The co-founder of the Magnum photo agency, a pioneer in photographic reportage, died on Monday in Provence in southern France, and was buried on Wednesday.
Born on 22 August 1908 to a bourgeois family in a small town east of Paris, Cartier-Bresson took up photography in the 1930s after first studying painting.
Shooting only black-and-white film, shunning artificial light and refusing to crop his pictures, he is seen by critics as one of the generation of photographers responsible for elevating what had been a hobby or a profession into a fully fledged art form.
His personal contribution was to combine the notion of the “decisive moment” – the name he gave to a major collection of his work in 1952 – with the meticulous eye for design and proportion that he learned from his studies with painter Andre Lhote in the 1920s.
The “decisive moment”, he said in an oft-quoted line, “is the simultaneous recognition, in a fraction of a second, of the significance of an event as well as the precise organisation of forms which give that event its proper expression”.
In other words, being at the right place at the right time, of course with his trusted Leica at the ready.
A student of the Surrealists, a movement at its height in the Paris of the 1920s, Cartier-Bresson shared their view of the unpredictability of significance.
“A genius photographer, a real master, one of the most talented artists of his generation and one of the most respected in the world”
With the unobtrusive and fast-shooting cameras that became available from the 1930s, he was permanently on the look-out for arresting images, blazing the trail for generations of photojournalists to come.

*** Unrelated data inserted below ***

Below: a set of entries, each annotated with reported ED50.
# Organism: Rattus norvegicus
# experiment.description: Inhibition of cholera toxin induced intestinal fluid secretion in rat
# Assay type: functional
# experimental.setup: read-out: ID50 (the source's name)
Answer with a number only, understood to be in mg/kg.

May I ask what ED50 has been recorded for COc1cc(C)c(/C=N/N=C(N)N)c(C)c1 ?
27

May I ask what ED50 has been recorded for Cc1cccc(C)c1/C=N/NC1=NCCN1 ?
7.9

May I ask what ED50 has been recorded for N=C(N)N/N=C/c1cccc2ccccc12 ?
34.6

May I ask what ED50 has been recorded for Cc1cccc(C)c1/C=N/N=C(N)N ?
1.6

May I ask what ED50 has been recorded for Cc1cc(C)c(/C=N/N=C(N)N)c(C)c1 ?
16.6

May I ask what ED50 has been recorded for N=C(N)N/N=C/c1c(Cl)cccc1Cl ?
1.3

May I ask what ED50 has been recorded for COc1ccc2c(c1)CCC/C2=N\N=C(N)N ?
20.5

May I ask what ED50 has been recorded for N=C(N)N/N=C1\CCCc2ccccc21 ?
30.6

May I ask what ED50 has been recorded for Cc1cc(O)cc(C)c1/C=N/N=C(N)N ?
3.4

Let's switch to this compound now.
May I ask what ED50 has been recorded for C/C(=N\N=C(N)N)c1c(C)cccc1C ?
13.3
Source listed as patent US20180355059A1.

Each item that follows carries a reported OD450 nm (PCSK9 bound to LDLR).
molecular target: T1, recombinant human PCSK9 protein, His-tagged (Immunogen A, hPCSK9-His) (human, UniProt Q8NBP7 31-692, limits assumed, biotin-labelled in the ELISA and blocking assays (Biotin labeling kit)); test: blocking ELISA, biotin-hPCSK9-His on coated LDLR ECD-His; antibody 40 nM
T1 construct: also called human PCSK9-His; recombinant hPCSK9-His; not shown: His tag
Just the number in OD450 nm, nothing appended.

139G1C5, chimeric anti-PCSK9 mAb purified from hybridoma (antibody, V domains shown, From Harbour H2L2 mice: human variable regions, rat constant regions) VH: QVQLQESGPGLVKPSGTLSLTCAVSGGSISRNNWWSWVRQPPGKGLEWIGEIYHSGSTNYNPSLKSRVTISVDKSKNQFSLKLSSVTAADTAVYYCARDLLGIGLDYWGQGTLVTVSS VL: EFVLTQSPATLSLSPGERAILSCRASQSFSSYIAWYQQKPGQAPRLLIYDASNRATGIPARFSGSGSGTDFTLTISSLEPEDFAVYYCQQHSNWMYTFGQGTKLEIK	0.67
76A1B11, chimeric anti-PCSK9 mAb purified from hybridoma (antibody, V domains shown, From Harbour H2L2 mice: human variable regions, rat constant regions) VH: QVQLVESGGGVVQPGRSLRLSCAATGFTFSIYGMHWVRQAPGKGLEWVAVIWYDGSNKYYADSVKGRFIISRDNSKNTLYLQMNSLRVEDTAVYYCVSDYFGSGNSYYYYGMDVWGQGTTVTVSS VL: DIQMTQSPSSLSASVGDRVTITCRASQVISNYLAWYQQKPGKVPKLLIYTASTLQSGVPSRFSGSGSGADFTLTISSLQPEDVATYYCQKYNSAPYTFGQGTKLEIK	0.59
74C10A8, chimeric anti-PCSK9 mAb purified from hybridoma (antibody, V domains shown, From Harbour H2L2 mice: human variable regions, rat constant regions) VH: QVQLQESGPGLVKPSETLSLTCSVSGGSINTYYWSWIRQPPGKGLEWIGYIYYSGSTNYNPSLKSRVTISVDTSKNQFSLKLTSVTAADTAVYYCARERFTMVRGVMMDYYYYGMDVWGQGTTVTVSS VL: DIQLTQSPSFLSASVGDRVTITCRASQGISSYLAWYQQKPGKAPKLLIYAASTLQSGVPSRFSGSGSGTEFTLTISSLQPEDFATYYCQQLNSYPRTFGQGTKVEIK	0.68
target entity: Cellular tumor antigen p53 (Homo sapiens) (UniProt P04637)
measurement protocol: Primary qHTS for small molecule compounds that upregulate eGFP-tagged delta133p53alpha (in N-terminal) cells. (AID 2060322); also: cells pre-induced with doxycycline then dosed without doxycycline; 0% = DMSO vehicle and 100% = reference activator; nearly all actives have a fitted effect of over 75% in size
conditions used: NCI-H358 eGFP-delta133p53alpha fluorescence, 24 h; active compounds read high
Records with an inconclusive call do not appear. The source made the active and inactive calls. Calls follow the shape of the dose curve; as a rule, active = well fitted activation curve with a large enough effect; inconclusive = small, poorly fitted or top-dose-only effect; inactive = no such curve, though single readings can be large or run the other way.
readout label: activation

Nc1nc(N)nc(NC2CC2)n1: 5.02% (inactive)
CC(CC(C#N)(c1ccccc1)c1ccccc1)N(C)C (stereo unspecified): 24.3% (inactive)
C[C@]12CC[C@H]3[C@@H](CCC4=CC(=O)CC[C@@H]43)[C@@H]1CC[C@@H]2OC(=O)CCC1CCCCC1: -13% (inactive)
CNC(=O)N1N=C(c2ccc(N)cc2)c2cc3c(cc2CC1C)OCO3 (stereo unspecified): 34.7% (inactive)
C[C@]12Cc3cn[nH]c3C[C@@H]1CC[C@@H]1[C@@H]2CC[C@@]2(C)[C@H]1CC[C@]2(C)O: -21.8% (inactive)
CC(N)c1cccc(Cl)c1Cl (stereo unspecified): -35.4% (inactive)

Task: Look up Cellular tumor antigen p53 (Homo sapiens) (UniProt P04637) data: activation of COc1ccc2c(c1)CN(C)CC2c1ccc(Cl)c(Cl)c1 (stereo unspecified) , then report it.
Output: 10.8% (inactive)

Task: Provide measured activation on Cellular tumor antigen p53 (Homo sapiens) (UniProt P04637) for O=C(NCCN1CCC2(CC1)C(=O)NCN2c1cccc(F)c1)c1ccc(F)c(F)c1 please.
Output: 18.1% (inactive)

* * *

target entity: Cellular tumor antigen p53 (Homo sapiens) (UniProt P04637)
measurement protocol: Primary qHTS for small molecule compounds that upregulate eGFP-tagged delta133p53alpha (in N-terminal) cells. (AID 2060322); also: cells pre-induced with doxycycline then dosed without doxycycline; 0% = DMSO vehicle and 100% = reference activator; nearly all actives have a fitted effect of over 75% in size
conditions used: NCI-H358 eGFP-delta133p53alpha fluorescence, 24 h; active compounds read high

Rebellious by nature, Cartier-Bresson left his studies in 1931 for colonial Africa where he spent a year as a hunter and took his first photographs, few of which have survived.
Returning to France he came to realise the possibilities of the camera, acquired the Leica and began – in his words – “prowling the streets … determined to trap life, to preserve life in the act of living”.
Before the war he worked in eastern Europe, Spain and Mexico and collaborated with film director Jean Renoir. Imprisoned by the Germans in 1940, he escaped three years later and was on hand for the liberation of Paris, 60 years ago this month.
In 1947 he joined two colleagues at the newspaper Ce Soir, Robert Capa and David Seymour, to found Magnum Photos, which for decades set the standard for photographic reportage around the world.
Cartier-Bresson was there at the birth of communism in China and the murder of Mahatma Gandhi in India.
Cartier-Bresson set the standard
Among the famous names who have sat for him are Jean-Paul Sartre, Henri Matisse, Edith Piaf and the Duke and Duchess of Windsor.
He left Magnum in 1966 to concentrate on portraiture, landscapes and drawing.
Last year the Henri Cartier-Bresson Foundation opened in Paris, housing more than 1000 original prints as well as contact sheets, films, manuscripts and correspondence.
At the same time a retrospective show of his work at the National Library drew tens of thousands of visitors.
Among the images on display were the moustachioed, bowler-hatted man caught peeping through the canvas at a sporting event in Brussels in 1932; a female prisoner denouncing a Gestapo informer in 1945; a boyish Truman Capote in 1947 and children playing near the Berlin Wall in 1962.
French President Jacques Chirac on Wednesday said Cartier-Bresson’s passing meant the loss of a “genius photographer, a real master, one of the most talented artists of his generation and one of the most respected in the world”.
In one of his last interviews as the exhibit opened in April 2003, Cartier-Bresson reflected on death, and how Asian or Latin cultures treat the issue in contrast to many in the West.
“We French don’t think about it [death]. We don’t want to think about it,” he said.
“But in India people think about it all the time. In Mexico, too. What I like about that country is that death is very much alive.”